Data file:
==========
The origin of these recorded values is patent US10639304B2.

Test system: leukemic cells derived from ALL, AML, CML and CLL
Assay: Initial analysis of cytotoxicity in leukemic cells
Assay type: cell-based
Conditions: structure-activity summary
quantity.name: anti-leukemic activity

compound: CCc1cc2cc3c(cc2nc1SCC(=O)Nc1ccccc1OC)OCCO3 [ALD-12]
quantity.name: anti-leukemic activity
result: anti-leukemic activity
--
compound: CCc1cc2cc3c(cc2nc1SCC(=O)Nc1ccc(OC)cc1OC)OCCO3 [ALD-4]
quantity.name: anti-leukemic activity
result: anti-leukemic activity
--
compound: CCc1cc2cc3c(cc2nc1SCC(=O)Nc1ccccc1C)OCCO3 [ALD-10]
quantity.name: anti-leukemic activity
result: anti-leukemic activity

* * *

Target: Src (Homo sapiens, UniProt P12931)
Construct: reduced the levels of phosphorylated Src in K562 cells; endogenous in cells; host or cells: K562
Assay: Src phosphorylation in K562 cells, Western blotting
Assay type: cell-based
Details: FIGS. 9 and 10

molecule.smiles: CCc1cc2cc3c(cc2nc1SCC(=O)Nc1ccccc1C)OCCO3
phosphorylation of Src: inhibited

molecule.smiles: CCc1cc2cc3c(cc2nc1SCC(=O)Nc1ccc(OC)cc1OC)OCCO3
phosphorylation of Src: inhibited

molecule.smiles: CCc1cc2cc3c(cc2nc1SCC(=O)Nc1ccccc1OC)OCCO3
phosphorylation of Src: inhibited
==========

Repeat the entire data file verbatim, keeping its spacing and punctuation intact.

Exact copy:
The origin of these recorded values is patent US10639304B2.

Test system: leukemic cells derived from ALL, AML, CML and CLL
Assay: Initial analysis of cytotoxicity in leukemic cells
Assay type: cell-based
Conditions: structure-activity summary
quantity.name: anti-leukemic activity

compound: CCc1cc2cc3c(cc2nc1SCC(=O)Nc1ccccc1OC)OCCO3 [ALD-12]
quantity.name: anti-leukemic activity
result: anti-leukemic activity
--
compound: CCc1cc2cc3c(cc2nc1SCC(=O)Nc1ccc(OC)cc1OC)OCCO3 [ALD-4]
quantity.name: anti-leukemic activity
result: anti-leukemic activity
--
compound: CCc1cc2cc3c(cc2nc1SCC(=O)Nc1ccccc1C)OCCO3 [ALD-10]
quantity.name: anti-leukemic activity
result: anti-leukemic activity

* * *

Target: Src (Homo sapiens, UniProt P12931)
Construct: reduced the levels of phosphorylated Src in K562 cells; endogenous in cells; host or cells: K562
Assay: Src phosphorylation in K562 cells, Western blotting
Assay type: cell-based
Details: FIGS. 9 and 10

molecule.smiles: CCc1cc2cc3c(cc2nc1SCC(=O)Nc1ccccc1C)OCCO3
phosphorylation of Src: inhibited

molecule.smiles: CCc1cc2cc3c(cc2nc1SCC(=O)Nc1ccc(OC)cc1OC)OCCO3
phosphorylation of Src: inhibited

molecule.smiles: CCc1cc2cc3c(cc2nc1SCC(=O)Nc1ccccc1OC)OCCO3
phosphorylation of Src: inhibited